On 1 April 2009 legislation was amended to ensure all employees receive a minimum amount of rest and meal breaks during their working period.  Under the new law, employees who work the following hours are entitled to the following rest and meal breaks:

  • 2 to 4 hours = one paid 10min rest break
  • 4 to 6 hours = one paid 10min rest break, and one unpaid 30min meal break
  • 6 to 8 hours = two paid 10min rest breaks, and one unpaid 30min meal break
  • 8 to 10 hours = three paid 10min rest breaks, and one unpaid 30min meal break
  • 10 to 12 hours = three paid 10min rest breaks, and two unpaid 30min meal breaks

It is recommended the breaks be evenly spread during the employees working period.

However, the practicality of employees taking the breaks when recommended is proving problematic for certain professions.

Take for example a chemist shop with a sole pharmacist.  Under current legislation, the chemist would have to close when the pharmacist takes breaks, as the Medicine Act requires the shop to have, “Immediate supervision and control of a pharmacist”.

A school in a remote area with only one teacher is another example.  The teacher is likely to be on duty throughout the day, which would mean they would not get a proper break under the new law.  What employers and employees need to be aware of is that the legislation expressly states the breaks are to be taken so long as it is reasonable and practicable to do so.

Therefore, if an employee is required to cover another employee, be on duty, or attend a meeting, when they are entitled to a break, they can’t refuse to do so just because they have not taken their break.  What the law change does provide is a guideline for the amount and length of breaks an employee should be entitled to when working a specified amount of hours.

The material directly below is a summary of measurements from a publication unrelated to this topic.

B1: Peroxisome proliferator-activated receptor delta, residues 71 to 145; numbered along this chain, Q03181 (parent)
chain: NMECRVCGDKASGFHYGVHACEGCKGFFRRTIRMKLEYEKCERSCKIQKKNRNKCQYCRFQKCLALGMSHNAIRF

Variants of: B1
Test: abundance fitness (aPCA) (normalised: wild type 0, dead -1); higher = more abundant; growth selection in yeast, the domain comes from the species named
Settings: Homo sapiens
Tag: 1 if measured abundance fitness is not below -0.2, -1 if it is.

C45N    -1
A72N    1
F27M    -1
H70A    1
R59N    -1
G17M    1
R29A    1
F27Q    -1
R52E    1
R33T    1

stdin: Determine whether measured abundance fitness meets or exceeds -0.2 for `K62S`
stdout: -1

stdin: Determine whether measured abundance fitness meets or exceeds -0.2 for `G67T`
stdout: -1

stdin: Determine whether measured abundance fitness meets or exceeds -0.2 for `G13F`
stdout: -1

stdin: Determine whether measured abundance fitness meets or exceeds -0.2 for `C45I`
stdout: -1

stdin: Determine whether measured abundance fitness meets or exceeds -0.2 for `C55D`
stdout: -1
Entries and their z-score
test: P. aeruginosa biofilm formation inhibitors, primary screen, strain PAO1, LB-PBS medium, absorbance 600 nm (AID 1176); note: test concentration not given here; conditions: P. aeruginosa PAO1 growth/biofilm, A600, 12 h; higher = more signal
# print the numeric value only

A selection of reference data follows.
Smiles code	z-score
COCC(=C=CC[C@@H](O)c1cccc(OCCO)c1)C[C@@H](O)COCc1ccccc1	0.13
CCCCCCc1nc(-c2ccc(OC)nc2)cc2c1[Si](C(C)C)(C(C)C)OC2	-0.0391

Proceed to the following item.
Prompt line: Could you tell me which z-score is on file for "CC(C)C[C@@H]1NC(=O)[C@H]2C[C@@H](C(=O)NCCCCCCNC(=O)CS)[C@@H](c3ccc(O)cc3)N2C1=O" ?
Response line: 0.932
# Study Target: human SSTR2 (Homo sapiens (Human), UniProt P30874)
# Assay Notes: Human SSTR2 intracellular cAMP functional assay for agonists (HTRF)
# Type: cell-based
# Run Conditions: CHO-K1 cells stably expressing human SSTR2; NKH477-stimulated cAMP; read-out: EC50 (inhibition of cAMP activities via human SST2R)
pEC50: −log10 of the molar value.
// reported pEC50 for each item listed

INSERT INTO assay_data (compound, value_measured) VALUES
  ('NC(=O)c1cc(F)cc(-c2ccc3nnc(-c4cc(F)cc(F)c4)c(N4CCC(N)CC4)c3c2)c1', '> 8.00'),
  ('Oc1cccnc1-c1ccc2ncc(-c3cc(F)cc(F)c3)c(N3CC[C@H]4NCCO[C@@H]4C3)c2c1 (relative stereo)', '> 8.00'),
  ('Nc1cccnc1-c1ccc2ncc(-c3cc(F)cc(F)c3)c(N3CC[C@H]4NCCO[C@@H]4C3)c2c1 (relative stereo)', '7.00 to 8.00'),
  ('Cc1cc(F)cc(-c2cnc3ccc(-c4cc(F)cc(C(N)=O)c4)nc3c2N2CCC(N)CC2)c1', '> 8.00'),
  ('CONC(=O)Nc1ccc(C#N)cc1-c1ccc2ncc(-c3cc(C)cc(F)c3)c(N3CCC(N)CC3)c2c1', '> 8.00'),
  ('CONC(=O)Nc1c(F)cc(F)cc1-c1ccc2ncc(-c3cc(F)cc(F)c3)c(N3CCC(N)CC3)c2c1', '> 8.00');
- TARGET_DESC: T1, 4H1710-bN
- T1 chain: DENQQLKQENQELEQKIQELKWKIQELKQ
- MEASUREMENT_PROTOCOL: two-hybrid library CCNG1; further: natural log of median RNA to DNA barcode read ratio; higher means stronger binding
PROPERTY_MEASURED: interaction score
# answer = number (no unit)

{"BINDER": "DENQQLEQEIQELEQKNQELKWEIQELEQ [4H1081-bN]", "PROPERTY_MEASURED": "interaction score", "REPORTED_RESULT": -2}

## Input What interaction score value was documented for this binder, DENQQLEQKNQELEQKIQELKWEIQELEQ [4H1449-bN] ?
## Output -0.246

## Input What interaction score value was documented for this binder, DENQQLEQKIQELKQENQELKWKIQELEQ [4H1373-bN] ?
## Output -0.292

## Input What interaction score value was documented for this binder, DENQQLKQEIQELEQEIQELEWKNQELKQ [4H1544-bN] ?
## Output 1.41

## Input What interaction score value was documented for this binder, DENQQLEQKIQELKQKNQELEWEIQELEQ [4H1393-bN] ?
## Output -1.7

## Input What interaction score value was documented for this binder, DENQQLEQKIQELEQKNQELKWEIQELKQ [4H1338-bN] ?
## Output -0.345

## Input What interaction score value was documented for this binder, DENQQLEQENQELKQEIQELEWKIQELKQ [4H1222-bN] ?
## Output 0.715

Employers and employees are encouraged to act in good faith and if it is not practicable or reasonable for an employee to take a break, both parties should then be flexible in when these breaks are to be taken.

There are some professions where flexibility and good faith will not combat the practicalities of employees taking all their breaks when entitled.  The legislation is silent in these occasions, and the government has even indicated that the changes may be repealed if they do not work in practice.

Even so, the law change will highlight those employees who are currently not receiving adequate rest and meal breaks, and will provide a tool for negotiation between employers and employees to address this inadequacy.  Employers should be aware that if they fail to provide rest and meal breaks where it is reasonable and practicable to do so, they may be fined up to $10,000.00.  Whether you are an employee or an employer and you would like to discuss this further, or enquire about any aspect of employment law, please call Alan Knowlsey for a relaxed and confidential initial chat.